Stoner: the must-read novel of 2013

Julian Barnes in The Guardian:

Stoner-illustration-006On 13 June 1963, the American novelist John Williams wrote from the University of Denver, where he was a professor of English, to his agent Marie Rodell. She had just read his third novel, Stoner, and while clearly admiring it, was also warning him not to get his hopes up. Williams replied: “I suspect that I agree with you about the commercial possibilities; but I also suspect that the novel may surprise us in this respect. Oh, I have no illusions that it will be a 'bestseller' or anything like that; but if it is handled right (there's always that out) – that is, if it is not treated as just another 'academic novel' by the publisher, as Butcher's Crossing [his second novel] was treated as a “western”, it might have a respectable sale. The only thing I'm sure of is that it's a good novel; in time it may even be thought of as a substantially good one.”

…Stoner was published in 1965, and – as is usually the case – it steered a mid‑course between the novelist's fears and his hopes. It was respectably reviewed; it had a reasonable sale; it did not become a bestseller; it went out of print. In 1972, Augustus, Williams's “Roman” novel, won half the National Book Award for fiction (the other half going to John Barth's Chimera). It was his largest moment of public success, yet he did not even attend the ceremony; perhaps he was rightly suspicious, as the laudatum pronounced in his absence was strangely disparaging. When he died, two decades later, without publishing any more fiction, the New York Times obituarist treated him as much as a poet and “educator” as a novelist. But still to come was that factor – identified by Williams in his letter – that novelists often write about, that they fear, but also place their trust in: time. And time has vindicated him way beyond his own modest hope. Fifty years after Williams wrote to his agent, Stoner became a bestseller. A quite unexpected bestseller. A bestseller across Europe. A bestseller publishers themselves could not quite understand. A bestseller of the purest kind – one caused almost entirely by word-of-mouth among readers.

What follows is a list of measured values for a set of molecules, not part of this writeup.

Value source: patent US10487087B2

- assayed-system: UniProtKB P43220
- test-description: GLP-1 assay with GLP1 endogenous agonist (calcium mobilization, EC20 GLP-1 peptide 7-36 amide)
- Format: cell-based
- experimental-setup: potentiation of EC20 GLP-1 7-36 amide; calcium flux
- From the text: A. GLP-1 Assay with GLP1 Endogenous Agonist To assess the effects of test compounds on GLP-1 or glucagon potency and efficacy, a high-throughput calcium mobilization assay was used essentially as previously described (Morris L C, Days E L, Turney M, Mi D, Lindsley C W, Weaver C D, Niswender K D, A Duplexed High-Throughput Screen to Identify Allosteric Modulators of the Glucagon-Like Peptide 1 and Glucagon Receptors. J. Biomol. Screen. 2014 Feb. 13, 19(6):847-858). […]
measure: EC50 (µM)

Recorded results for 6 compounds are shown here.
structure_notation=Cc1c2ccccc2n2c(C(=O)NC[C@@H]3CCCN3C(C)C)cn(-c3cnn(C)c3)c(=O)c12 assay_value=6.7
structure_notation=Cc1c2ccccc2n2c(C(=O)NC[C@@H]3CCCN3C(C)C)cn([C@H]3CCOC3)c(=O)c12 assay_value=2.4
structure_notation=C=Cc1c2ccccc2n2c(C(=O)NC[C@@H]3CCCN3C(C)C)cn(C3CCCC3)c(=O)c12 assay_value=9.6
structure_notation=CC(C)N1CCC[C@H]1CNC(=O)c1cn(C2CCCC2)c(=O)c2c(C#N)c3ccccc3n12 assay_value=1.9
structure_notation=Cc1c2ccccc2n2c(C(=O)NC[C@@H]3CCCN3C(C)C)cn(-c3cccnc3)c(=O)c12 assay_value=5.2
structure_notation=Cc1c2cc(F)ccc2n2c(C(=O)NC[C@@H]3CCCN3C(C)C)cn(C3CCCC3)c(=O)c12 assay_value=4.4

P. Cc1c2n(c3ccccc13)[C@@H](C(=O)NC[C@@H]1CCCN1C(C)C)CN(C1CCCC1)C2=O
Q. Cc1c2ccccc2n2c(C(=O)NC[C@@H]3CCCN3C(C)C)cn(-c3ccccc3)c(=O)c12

More here. (Note: Read it, loved it, gave it to many friends who loved it. It is the male version of Madame Bovary. Do read it.)